The Pittsburgh Tissue Engineering Initiative (PTEI), along with the University of Pittsburgh, Duquesne University, and Boston University, helped more than 120 students from 12 area middle schools get an idea of how to solve various microbial mysteries. Some of the dilemmas puzzling students included stopping a viral epidemic or to figure out why a strain of bacteria causing ear infections across a school district isn’t responding to antibiotics. Pittsburgh’s Dorseyville Middle School hosted the recent event promoting a novel federal educational outreach partnership that brings medical research and college-level biology into middle schools.
Student research activities included the Outbreak! Program in Pitt’s mobile lab where students were presented with the scenario of a potential viral outbreak. The students attempted to determine the extent of the infection, the source, and the best method for containment. PTEI and Duquesne researchers hosted two 90-minute sessions on tissue regeneration that included hands-on activities. Boston University also contributed for the day its mobile City Lab, a 40-foot state-of-the-art traveling lab designed for students and teachers to participate in hands-on investigations.
Pitt organized the daylong event with the National Institutes of Health (NIH) to complement National DNA Day, which is meant to educate students, teachers, and the public about genetics and genomics. But the activities also marked the first joint education outreach event between the Science Education Partnership Award (SEPA) and Clinical and Translational Science Award (CTSA) federal grant programs, both under the NIH’s National Center for Research Resources (NCRR), said Alison Slinskey Legg, educational outreach director for Pitt’s Department of Biological Sciences in the School of Arts and Sciences. Legg orchestrated the event with Pitt biological sciences professor Lewis Jacobson.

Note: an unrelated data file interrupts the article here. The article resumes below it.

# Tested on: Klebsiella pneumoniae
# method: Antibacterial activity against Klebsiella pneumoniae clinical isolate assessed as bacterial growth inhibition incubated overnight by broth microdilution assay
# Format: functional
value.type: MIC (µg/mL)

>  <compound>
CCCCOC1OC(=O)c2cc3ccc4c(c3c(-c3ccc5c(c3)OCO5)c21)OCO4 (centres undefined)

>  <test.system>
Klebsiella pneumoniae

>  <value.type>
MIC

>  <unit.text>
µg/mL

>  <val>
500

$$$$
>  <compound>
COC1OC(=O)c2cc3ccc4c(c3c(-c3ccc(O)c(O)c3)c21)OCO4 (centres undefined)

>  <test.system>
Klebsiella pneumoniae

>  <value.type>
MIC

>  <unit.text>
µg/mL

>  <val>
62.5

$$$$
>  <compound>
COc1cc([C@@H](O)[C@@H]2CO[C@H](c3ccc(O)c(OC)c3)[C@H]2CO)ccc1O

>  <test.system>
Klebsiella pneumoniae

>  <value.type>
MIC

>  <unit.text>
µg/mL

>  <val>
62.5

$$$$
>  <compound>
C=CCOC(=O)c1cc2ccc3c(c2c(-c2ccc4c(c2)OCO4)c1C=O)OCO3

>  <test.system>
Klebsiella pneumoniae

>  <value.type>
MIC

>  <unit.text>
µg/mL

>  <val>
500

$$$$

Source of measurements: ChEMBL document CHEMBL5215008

The NCRR aims to combine the resources of SEPA—which specializes in K-12 education outreach—and CTSA—which promotes the transfer of medical research from the lab to the patient care setting—into a comprehensive outreach partnership. Pittsburgh is an ideal testing ground for the outreach cooperative because the city hosts institutions participating in both programs, Legg said. Pitt, Duquesne University, and PTEI, all support SEPA programs. Furthermore, Pitt’s Clinical and Translational Science Institute is one of only 24 (of a planned 60) CTSA-funded programs in the country; Pitt was among the first 12 CTSA institutions, receiving an $83.5 million grant in 2006.
“Our goal is to see how a research university such as Pitt can help educate children in science and biology,” Legg said. “Through cooperation, the university-based outreach programs and the medical centers can link the latest scientific research with the lessons being taught in the classroom.”
Photograph: Victor DeSimone, left, and Tad Abramowich, seventh graders from Avonworth, work with micropipettes during a class on gel electrophoresis taught by Donald DeRosa in the Boston University trailer. This test is designed to separate normal hemoglobin from sickle cell and was part of a biology event held at Dorseyville Middle School that was organized by the University of Pittsburgh and was designed to complement National DNA Day. --Andy Starnes/Post-Gazette.
University of Pittsburgh News from Pitt (04/18/08)
Pittsburgh Post-Gazette (04/22/08)